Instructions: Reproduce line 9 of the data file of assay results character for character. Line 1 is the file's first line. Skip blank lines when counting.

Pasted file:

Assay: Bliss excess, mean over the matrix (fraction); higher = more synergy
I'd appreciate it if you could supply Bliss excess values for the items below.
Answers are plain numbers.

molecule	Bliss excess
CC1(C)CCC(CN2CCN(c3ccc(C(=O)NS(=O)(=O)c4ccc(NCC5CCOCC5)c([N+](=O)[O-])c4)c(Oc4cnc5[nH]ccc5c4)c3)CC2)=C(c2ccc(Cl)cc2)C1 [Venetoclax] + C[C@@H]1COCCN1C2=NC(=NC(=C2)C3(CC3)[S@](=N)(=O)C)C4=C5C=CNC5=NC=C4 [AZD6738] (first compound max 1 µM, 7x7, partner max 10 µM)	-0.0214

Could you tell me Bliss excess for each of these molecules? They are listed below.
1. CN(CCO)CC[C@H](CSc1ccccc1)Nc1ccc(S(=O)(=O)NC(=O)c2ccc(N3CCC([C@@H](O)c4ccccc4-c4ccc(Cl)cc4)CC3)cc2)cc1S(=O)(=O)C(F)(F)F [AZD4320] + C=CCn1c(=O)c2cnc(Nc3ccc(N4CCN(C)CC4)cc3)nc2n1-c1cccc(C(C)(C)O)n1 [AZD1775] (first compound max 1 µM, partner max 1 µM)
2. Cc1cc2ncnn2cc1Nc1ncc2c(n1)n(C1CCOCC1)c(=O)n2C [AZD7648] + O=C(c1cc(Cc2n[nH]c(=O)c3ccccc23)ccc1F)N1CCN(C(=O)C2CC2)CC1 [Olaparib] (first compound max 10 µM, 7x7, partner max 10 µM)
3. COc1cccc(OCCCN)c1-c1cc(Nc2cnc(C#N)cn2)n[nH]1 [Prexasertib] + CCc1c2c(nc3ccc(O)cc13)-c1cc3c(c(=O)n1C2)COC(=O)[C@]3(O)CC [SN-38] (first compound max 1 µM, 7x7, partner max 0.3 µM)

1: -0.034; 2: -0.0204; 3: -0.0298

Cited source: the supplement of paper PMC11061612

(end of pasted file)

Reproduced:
3. COc1cccc(OCCCN)c1-c1cc(Nc2cnc(C#N)cn2)n[nH]1 [Prexasertib] + CCc1c2c(nc3ccc(O)cc13)-c1cc3c(c(=O)n1C2)COC(=O)[C@]3(O)CC [SN-38] (first compound max 1 µM, 7x7, partner max 0.3 µM)